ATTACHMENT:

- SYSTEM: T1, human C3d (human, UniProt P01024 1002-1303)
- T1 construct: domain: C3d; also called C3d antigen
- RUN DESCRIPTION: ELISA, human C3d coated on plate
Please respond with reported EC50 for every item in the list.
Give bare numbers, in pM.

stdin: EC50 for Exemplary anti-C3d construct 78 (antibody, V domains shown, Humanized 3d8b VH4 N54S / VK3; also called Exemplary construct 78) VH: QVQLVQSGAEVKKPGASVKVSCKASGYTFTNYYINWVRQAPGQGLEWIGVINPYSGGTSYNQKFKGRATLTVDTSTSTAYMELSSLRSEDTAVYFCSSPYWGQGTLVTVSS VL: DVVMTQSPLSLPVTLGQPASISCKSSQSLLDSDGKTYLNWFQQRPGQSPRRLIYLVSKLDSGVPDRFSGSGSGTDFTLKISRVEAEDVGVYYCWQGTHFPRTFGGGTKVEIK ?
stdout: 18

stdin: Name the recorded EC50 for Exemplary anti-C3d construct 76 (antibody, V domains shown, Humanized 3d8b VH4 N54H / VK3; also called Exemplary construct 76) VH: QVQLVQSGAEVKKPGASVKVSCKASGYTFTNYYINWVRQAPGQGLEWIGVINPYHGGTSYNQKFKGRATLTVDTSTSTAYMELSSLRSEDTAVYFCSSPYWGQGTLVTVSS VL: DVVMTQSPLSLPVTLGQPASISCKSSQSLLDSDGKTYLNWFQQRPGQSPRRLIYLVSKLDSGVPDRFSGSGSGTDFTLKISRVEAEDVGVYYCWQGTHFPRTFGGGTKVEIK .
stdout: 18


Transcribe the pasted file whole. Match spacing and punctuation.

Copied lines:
- SYSTEM: T1, human C3d (human, UniProt P01024 1002-1303)
- T1 construct: domain: C3d; also called C3d antigen
- RUN DESCRIPTION: ELISA, human C3d coated on plate
Please respond with reported EC50 for every item in the list.
Give bare numbers, in pM.

stdin: EC50 for Exemplary anti-C3d construct 78 (antibody, V domains shown, Humanized 3d8b VH4 N54S / VK3; also called Exemplary construct 78) VH: QVQLVQSGAEVKKPGASVKVSCKASGYTFTNYYINWVRQAPGQGLEWIGVINPYSGGTSYNQKFKGRATLTVDTSTSTAYMELSSLRSEDTAVYFCSSPYWGQGTLVTVSS VL: DVVMTQSPLSLPVTLGQPASISCKSSQSLLDSDGKTYLNWFQQRPGQSPRRLIYLVSKLDSGVPDRFSGSGSGTDFTLKISRVEAEDVGVYYCWQGTHFPRTFGGGTKVEIK ?
stdout: 18

stdin: Name the recorded EC50 for Exemplary anti-C3d construct 76 (antibody, V domains shown, Humanized 3d8b VH4 N54H / VK3; also called Exemplary construct 76) VH: QVQLVQSGAEVKKPGASVKVSCKASGYTFTNYYINWVRQAPGQGLEWIGVINPYHGGTSYNQKFKGRATLTVDTSTSTAYMELSSLRSEDTAVYFCSSPYWGQGTLVTVSS VL: DVVMTQSPLSLPVTLGQPASISCKSSQSLLDSDGKTYLNWFQQRPGQSPRRLIYLVSKLDSGVPDRFSGSGSGTDFTLKISRVEAEDVGVYYCWQGTHFPRTFGGGTKVEIK .
stdout: 18